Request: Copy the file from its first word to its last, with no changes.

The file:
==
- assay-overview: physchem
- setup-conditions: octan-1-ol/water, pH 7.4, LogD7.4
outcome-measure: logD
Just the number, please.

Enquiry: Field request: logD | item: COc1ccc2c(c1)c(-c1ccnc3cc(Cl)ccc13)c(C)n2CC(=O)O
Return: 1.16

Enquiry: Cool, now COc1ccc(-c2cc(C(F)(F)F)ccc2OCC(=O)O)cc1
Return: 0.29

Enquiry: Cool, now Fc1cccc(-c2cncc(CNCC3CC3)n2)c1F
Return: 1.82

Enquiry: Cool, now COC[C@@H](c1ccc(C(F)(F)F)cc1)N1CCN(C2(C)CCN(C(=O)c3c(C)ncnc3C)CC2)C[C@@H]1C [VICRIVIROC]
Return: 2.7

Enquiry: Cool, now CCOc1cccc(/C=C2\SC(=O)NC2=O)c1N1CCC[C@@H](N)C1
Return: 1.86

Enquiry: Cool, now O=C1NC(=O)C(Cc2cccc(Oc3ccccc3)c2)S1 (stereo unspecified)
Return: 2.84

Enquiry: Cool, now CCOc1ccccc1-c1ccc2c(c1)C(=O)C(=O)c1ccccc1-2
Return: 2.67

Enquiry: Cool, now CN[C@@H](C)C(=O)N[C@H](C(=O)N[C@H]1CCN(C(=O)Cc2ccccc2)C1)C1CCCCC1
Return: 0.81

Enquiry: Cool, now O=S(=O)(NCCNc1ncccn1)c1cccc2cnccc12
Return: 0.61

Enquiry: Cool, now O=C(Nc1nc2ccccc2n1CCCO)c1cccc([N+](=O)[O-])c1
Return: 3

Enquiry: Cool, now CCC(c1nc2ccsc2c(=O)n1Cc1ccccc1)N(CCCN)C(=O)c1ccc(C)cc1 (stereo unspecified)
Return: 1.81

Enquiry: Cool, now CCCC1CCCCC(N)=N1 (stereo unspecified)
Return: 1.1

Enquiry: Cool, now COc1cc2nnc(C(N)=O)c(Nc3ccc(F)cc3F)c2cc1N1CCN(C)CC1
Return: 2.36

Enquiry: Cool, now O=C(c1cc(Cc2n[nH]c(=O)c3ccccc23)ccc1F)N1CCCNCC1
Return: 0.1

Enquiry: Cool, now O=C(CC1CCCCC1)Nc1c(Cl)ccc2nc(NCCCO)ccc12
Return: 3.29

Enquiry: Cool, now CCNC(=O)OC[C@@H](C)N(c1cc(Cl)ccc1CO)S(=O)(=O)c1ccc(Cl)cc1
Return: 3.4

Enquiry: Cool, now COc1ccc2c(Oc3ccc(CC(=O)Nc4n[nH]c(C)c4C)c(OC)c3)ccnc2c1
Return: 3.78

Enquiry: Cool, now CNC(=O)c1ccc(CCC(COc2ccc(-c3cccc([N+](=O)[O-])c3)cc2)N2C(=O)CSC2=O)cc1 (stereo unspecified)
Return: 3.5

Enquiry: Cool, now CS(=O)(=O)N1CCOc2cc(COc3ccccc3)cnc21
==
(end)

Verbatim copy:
- assay-overview: physchem
- setup-conditions: octan-1-ol/water, pH 7.4, LogD7.4
outcome-measure: logD
Just the number, please.

Enquiry: Field request: logD | item: COc1ccc2c(c1)c(-c1ccnc3cc(Cl)ccc13)c(C)n2CC(=O)O
Return: 1.16

Enquiry: Cool, now COc1ccc(-c2cc(C(F)(F)F)ccc2OCC(=O)O)cc1
Return: 0.29

Enquiry: Cool, now Fc1cccc(-c2cncc(CNCC3CC3)n2)c1F
Return: 1.82

Enquiry: Cool, now COC[C@@H](c1ccc(C(F)(F)F)cc1)N1CCN(C2(C)CCN(C(=O)c3c(C)ncnc3C)CC2)C[C@@H]1C [VICRIVIROC]
Return: 2.7

Enquiry: Cool, now CCOc1cccc(/C=C2\SC(=O)NC2=O)c1N1CCC[C@@H](N)C1
Return: 1.86

Enquiry: Cool, now O=C1NC(=O)C(Cc2cccc(Oc3ccccc3)c2)S1 (stereo unspecified)
Return: 2.84

Enquiry: Cool, now CCOc1ccccc1-c1ccc2c(c1)C(=O)C(=O)c1ccccc1-2
Return: 2.67

Enquiry: Cool, now CN[C@@H](C)C(=O)N[C@H](C(=O)N[C@H]1CCN(C(=O)Cc2ccccc2)C1)C1CCCCC1
Return: 0.81

Enquiry: Cool, now O=S(=O)(NCCNc1ncccn1)c1cccc2cnccc12
Return: 0.61

Enquiry: Cool, now O=C(Nc1nc2ccccc2n1CCCO)c1cccc([N+](=O)[O-])c1
Return: 3

Enquiry: Cool, now CCC(c1nc2ccsc2c(=O)n1Cc1ccccc1)N(CCCN)C(=O)c1ccc(C)cc1 (stereo unspecified)
Return: 1.81

Enquiry: Cool, now CCCC1CCCCC(N)=N1 (stereo unspecified)
Return: 1.1

Enquiry: Cool, now COc1cc2nnc(C(N)=O)c(Nc3ccc(F)cc3F)c2cc1N1CCN(C)CC1
Return: 2.36

Enquiry: Cool, now O=C(c1cc(Cc2n[nH]c(=O)c3ccccc23)ccc1F)N1CCCNCC1
Return: 0.1

Enquiry: Cool, now O=C(CC1CCCCC1)Nc1c(Cl)ccc2nc(NCCCO)ccc12
Return: 3.29

Enquiry: Cool, now CCNC(=O)OC[C@@H](C)N(c1cc(Cl)ccc1CO)S(=O)(=O)c1ccc(Cl)cc1
Return: 3.4

Enquiry: Cool, now COc1ccc2c(Oc3ccc(CC(=O)Nc4n[nH]c(C)c4C)c(OC)c3)ccnc2c1
Return: 3.78

Enquiry: Cool, now CNC(=O)c1ccc(CCC(COc2ccc(-c3cccc([N+](=O)[O-])c3)cc2)N2C(=O)CSC2=O)cc1 (stereo unspecified)
Return: 3.5

Enquiry: Cool, now CS(=O)(=O)N1CCOc2cc(COc3ccccc3)cnc21